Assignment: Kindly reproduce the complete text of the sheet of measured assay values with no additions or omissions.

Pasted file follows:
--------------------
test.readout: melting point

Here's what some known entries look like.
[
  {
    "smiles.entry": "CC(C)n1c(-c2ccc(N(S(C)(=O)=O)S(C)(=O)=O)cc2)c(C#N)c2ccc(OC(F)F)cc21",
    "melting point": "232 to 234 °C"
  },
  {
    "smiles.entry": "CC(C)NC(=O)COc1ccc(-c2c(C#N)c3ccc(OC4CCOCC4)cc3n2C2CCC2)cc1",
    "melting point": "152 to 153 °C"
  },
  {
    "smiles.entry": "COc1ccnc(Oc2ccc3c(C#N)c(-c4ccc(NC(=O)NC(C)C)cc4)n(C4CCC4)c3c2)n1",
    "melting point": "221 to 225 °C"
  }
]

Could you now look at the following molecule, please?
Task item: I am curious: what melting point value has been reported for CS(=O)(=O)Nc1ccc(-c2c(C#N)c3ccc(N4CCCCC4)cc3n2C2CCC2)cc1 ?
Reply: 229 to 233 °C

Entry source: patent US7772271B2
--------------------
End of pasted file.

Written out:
test.readout: melting point

Here's what some known entries look like.
[
  {
    "smiles.entry": "CC(C)n1c(-c2ccc(N(S(C)(=O)=O)S(C)(=O)=O)cc2)c(C#N)c2ccc(OC(F)F)cc21",
    "melting point": "232 to 234 °C"
  },
  {
    "smiles.entry": "CC(C)NC(=O)COc1ccc(-c2c(C#N)c3ccc(OC4CCOCC4)cc3n2C2CCC2)cc1",
    "melting point": "152 to 153 °C"
  },
  {
    "smiles.entry": "COc1ccnc(Oc2ccc3c(C#N)c(-c4ccc(NC(=O)NC(C)C)cc4)n(C4CCC4)c3c2)n1",
    "melting point": "221 to 225 °C"
  }
]

Could you now look at the following molecule, please?
Task item: I am curious: what melting point value has been reported for CS(=O)(=O)Nc1ccc(-c2c(C#N)c3ccc(N4CCCCC4)cc3n2C2CCC2)cc1 ?
Reply: 229 to 233 °C

Entry source: patent US7772271B2